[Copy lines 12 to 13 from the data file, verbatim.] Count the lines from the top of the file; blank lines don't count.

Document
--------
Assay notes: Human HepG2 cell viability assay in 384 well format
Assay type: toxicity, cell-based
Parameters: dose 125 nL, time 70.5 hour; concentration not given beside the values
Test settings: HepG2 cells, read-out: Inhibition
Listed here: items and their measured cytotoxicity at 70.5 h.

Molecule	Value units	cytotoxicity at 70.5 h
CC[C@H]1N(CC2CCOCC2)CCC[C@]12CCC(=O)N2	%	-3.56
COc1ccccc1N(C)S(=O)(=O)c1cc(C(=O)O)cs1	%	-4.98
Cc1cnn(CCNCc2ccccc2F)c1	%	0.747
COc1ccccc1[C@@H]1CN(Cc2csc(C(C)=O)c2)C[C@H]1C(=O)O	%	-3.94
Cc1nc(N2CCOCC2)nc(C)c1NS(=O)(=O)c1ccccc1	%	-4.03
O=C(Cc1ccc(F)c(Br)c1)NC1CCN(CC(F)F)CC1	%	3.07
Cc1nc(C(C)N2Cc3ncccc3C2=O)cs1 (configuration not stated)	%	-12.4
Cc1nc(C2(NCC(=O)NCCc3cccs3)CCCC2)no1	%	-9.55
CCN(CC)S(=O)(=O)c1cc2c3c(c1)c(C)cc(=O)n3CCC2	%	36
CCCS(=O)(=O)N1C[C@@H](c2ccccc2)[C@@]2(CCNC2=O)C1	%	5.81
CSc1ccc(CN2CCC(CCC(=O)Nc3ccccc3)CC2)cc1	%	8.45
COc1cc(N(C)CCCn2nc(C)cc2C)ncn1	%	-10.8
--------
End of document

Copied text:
O=C(Cc1ccc(F)c(Br)c1)NC1CCN(CC(F)F)CC1	%	3.07
Cc1nc(C(C)N2Cc3ncccc3C2=O)cs1 (configuration not stated)	%	-12.4